Ads or Litter?

by Ellie Johnson on April 6, 2010

in Just Sayin'

Careful when you walk outside this week – no, not because of the yellow pollen coating everything – because the Yellow Pages have been delivered to your door.

Why does this still happen today?  What’s the sales proposition, “Nope, we don’t have any stats on who uses these books or who will see your ad, no it’s not targeted – unless you call your order in an alphabetical list targeting? – and we won’t be able to tell you if it drove any business your way.  You can ask people when they call in, though.  Are you interested?”  Not very compelling to a modern marketer.

Never mind the fact that it’s the only type of advertising that I can think of that has dedicated garbage receptacles set up the same week that they’re released.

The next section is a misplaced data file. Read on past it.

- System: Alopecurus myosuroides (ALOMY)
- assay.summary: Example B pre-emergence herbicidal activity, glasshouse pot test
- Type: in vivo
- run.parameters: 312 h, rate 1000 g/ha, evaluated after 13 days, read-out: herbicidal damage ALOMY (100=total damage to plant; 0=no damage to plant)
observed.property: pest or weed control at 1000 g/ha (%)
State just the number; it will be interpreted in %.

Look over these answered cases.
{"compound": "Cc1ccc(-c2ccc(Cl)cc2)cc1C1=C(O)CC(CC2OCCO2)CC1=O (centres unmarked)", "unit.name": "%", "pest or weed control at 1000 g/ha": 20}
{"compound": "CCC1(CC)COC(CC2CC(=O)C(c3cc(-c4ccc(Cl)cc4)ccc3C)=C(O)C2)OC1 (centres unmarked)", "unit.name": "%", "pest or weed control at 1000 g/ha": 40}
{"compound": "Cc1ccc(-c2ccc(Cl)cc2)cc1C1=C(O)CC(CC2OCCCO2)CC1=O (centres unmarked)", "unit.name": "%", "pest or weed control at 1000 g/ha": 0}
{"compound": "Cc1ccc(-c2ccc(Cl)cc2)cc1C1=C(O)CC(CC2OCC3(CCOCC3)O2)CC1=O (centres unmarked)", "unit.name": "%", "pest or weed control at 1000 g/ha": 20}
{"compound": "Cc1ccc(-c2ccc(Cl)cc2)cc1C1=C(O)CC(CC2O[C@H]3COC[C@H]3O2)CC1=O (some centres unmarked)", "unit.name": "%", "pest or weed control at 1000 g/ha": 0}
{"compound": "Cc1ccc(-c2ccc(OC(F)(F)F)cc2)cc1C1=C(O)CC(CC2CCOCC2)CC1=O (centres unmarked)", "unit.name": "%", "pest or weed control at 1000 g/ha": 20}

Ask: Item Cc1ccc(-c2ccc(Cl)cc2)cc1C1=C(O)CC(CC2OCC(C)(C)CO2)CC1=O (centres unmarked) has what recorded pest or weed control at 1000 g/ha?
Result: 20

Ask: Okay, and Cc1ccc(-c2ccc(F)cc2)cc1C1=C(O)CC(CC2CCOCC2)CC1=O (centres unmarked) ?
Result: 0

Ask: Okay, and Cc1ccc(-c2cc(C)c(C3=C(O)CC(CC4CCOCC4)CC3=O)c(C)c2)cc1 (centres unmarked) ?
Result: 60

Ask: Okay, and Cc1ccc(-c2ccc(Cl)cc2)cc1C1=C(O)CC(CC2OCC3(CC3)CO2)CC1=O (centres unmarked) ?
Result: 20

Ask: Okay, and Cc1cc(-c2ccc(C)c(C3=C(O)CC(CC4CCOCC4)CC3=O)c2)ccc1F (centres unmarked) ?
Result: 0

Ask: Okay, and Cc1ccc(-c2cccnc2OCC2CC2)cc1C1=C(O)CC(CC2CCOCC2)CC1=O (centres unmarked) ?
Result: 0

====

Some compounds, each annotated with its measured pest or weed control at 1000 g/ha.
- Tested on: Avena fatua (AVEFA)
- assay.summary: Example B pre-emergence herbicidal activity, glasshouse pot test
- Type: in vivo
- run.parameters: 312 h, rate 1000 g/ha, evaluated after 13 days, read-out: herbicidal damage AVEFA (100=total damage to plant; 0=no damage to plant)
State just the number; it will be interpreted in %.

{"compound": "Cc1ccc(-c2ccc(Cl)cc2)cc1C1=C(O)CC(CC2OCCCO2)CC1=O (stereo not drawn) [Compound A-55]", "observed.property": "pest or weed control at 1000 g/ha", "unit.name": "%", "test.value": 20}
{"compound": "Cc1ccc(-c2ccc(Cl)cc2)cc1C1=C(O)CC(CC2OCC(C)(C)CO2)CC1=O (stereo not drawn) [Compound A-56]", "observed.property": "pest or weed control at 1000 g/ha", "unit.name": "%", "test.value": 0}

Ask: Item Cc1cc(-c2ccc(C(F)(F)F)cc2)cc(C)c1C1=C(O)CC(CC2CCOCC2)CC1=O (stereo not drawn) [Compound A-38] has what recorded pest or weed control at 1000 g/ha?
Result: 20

Phone book recycling

May I suggest a simple fix?

Send me a post card that asks if I, as the owner of my business or home, want to receive a phone book.

Don’t deliver one to me if I say no.

Deliver one to me if I ask for one.

Now the phone book would be able to offer a 100% opted in audience. Now they may have some interesting customer data – my address, for one – zip code targeting valuable to any small businesses?  From experience, I promise, advertising to a targeted, fully opted in audience is a lot more valuable than say… garbage?  Heck! The Yellow Pages could probably charge more for the advertising.

Just thoughts… In the mean time – please find your local phone book recycling details and make sure to pitch your unwanted books responsibly and not just in the trash.  Or wait… do you actually use the phone book?  …. Right.  Didn’t think so.

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{ 7 comments… read them below or add one }

Ken Ray April 6, 2010 at 6:36 pm

Ellie,